Brookline Booksmith opened its doors in 1961, during John F. Kennedy’s first year in office—three blocks from where the future president was born in 1917. Named for its founder, Marshall Smith, who died in 2022, the Booksmith has been a vital and valued part of Brookline’s Coolidge Corner community, just up the hill from Boston. Lisa Gozashti is now the store’s owner, along with Peter Win.
ZYZZYVA: What’s the coziest spot in your store for reading?
LISA GOZASHTI: We have two comfy midcentury modernish chairs in front of a large window that faces the street, with a small table to share. They’re part of our art and design books wing, where browsers can sit in lovely light with a book and a coffee. The people-watching from there is wonderful, as is the tranquil hum of activity, as folks joyfully make their way through our spaces.
Z: What’s a little-known fact about your store?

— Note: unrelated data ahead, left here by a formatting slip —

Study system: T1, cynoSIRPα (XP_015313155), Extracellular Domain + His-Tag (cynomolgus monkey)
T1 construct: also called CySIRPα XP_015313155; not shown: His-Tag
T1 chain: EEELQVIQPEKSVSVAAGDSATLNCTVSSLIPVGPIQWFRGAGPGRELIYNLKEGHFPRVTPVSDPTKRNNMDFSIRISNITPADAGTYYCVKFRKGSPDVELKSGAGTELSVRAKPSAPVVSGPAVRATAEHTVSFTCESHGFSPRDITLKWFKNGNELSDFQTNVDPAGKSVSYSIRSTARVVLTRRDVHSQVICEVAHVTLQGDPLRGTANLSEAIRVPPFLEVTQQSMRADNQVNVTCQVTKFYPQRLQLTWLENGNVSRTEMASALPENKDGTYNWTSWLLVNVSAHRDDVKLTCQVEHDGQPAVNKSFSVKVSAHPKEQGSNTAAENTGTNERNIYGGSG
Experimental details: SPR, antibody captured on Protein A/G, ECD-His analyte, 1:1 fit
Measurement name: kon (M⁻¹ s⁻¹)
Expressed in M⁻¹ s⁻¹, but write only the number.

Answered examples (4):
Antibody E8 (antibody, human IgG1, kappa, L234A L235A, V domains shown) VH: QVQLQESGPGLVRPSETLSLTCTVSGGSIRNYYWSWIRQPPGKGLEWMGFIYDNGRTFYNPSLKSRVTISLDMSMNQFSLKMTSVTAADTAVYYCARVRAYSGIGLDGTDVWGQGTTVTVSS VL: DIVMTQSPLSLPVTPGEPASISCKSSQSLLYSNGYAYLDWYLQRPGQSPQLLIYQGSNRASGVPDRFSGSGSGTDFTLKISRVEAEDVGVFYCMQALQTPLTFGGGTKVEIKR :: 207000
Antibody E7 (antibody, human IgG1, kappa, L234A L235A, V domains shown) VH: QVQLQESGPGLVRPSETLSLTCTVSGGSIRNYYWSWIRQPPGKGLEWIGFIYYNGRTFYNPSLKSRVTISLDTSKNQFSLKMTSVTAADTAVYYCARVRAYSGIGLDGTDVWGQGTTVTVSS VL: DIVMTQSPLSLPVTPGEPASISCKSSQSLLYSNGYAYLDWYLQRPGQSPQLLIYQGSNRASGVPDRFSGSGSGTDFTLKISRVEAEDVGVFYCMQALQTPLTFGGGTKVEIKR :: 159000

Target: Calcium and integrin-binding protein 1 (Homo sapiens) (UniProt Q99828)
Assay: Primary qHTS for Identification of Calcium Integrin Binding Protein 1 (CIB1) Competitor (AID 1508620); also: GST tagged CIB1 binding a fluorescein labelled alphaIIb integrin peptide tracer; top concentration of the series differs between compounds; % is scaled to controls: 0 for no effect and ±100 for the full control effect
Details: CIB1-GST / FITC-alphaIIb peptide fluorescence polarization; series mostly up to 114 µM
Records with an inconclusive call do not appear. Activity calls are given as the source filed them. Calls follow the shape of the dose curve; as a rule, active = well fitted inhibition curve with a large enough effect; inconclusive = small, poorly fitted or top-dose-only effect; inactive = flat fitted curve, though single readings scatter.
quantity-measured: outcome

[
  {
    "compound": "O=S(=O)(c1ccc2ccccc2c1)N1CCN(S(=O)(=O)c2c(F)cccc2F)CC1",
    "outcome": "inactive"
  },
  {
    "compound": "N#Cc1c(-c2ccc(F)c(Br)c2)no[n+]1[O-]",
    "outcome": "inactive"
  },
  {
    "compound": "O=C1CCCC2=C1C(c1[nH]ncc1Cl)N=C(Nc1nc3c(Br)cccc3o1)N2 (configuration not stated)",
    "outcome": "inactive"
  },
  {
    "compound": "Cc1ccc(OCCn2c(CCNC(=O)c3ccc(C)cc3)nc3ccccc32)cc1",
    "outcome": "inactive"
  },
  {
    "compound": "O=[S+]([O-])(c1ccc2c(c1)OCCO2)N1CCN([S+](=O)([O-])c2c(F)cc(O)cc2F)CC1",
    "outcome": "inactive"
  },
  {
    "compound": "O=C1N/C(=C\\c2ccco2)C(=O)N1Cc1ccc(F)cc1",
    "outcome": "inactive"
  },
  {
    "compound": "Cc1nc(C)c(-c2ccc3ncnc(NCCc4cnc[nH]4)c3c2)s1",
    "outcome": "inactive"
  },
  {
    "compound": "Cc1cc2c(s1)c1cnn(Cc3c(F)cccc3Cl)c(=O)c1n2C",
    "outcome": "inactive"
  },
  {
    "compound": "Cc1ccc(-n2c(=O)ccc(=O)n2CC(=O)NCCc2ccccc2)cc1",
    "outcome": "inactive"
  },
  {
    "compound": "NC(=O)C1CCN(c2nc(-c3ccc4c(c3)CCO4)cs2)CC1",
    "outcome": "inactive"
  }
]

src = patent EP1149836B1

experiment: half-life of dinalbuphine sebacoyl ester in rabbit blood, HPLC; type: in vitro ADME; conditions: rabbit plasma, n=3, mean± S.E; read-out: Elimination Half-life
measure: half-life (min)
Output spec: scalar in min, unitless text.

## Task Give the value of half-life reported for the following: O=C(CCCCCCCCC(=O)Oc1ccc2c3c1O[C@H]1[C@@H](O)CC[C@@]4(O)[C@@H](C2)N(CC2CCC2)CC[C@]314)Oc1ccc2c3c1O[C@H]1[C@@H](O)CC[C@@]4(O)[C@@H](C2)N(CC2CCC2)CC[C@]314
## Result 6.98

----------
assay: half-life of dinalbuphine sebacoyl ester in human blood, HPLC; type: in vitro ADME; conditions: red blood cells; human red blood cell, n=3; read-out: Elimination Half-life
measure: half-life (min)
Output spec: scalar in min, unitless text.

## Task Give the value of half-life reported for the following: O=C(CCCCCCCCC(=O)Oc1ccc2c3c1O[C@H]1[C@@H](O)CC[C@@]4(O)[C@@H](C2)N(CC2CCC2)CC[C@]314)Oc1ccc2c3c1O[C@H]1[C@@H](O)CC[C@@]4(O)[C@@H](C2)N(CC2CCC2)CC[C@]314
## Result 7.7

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LG: Before us, the building was a neighborhood grocery store. We still have parts of the ancient meat locker that was once in service here.
Z: How would you describe the smell of your shop?
LG: Our store smells exhilaratingly like the promise of books, fresh paper, and the perfectly aged wood of our creaky floors.
Z: Which new book would you recommend most to readers?
LG: Greek Lessons, by Han Kang, is a masterwork. It’s a spare and searing meditation on what it means to see, and what it means to speak, as told through the perspectives of a man losing his sight, and a woman who has become mute. Their stories intertwine throughout the novel in the form of an invisible embrace. By turns, first hers, then his, the reader gains entrance into their individual heartbreaks, regrets, and windows of awakening.
Z: Aside from your own, what’s your favorite bookstore?
LG: McNally Jackson curates their stores beautifully and rigorously, with categorizations that are bold and thoughtful. Browsers are led from one shelf to the next with a palpable sense of discovery and that feeling of awe that accompanies original encounters. The visual architecture is such that everything comes together, bookcase by bookcase, display by display, in a subtly sublime and mind-expanding way.